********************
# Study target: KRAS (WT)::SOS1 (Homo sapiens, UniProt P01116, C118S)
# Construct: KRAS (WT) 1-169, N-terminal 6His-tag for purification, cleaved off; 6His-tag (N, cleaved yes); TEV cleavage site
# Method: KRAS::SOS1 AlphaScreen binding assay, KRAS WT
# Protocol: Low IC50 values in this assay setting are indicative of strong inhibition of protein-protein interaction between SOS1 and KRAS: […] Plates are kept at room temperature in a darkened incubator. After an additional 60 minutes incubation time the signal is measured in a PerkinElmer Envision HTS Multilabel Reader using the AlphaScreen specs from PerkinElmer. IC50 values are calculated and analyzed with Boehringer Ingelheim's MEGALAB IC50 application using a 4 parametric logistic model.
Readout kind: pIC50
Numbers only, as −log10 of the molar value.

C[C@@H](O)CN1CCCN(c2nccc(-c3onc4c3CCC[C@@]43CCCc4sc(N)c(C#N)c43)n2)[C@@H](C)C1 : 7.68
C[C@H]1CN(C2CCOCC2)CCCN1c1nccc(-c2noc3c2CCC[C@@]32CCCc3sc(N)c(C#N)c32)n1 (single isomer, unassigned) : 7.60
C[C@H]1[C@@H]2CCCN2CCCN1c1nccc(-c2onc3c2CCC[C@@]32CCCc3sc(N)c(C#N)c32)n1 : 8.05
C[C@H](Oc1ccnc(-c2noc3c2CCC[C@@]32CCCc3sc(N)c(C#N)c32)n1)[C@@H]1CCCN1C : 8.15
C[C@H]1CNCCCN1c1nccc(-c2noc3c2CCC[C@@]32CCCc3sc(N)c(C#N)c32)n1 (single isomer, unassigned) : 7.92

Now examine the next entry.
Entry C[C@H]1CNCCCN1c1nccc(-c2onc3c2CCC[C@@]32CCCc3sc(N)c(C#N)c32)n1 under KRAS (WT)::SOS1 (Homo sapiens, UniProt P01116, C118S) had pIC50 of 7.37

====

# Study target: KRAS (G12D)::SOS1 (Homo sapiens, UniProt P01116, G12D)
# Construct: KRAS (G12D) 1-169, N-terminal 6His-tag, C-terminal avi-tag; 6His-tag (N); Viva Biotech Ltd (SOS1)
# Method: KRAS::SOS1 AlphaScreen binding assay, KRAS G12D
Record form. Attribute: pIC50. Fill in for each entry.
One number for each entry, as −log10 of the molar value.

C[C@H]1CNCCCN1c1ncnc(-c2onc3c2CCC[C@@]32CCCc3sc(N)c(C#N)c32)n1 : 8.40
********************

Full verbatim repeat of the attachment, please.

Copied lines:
# Study target: KRAS (WT)::SOS1 (Homo sapiens, UniProt P01116, C118S)
# Construct: KRAS (WT) 1-169, N-terminal 6His-tag for purification, cleaved off; 6His-tag (N, cleaved yes); TEV cleavage site
# Method: KRAS::SOS1 AlphaScreen binding assay, KRAS WT
# Protocol: Low IC50 values in this assay setting are indicative of strong inhibition of protein-protein interaction between SOS1 and KRAS: […] Plates are kept at room temperature in a darkened incubator. After an additional 60 minutes incubation time the signal is measured in a PerkinElmer Envision HTS Multilabel Reader using the AlphaScreen specs from PerkinElmer. IC50 values are calculated and analyzed with Boehringer Ingelheim's MEGALAB IC50 application using a 4 parametric logistic model.
Readout kind: pIC50
Numbers only, as −log10 of the molar value.

C[C@@H](O)CN1CCCN(c2nccc(-c3onc4c3CCC[C@@]43CCCc4sc(N)c(C#N)c43)n2)[C@@H](C)C1 : 7.68
C[C@H]1CN(C2CCOCC2)CCCN1c1nccc(-c2noc3c2CCC[C@@]32CCCc3sc(N)c(C#N)c32)n1 (single isomer, unassigned) : 7.60
C[C@H]1[C@@H]2CCCN2CCCN1c1nccc(-c2onc3c2CCC[C@@]32CCCc3sc(N)c(C#N)c32)n1 : 8.05
C[C@H](Oc1ccnc(-c2noc3c2CCC[C@@]32CCCc3sc(N)c(C#N)c32)n1)[C@@H]1CCCN1C : 8.15
C[C@H]1CNCCCN1c1nccc(-c2noc3c2CCC[C@@]32CCCc3sc(N)c(C#N)c32)n1 (single isomer, unassigned) : 7.92

Now examine the next entry.
Entry C[C@H]1CNCCCN1c1nccc(-c2onc3c2CCC[C@@]32CCCc3sc(N)c(C#N)c32)n1 under KRAS (WT)::SOS1 (Homo sapiens, UniProt P01116, C118S) had pIC50 of 7.37

====

# Study target: KRAS (G12D)::SOS1 (Homo sapiens, UniProt P01116, G12D)
# Construct: KRAS (G12D) 1-169, N-terminal 6His-tag, C-terminal avi-tag; 6His-tag (N); Viva Biotech Ltd (SOS1)
# Method: KRAS::SOS1 AlphaScreen binding assay, KRAS G12D
Record form. Attribute: pIC50. Fill in for each entry.
One number for each entry, as −log10 of the molar value.

C[C@H]1CNCCCN1c1ncnc(-c2onc3c2CCC[C@@]32CCCc3sc(N)c(C#N)c32)n1 : 8.40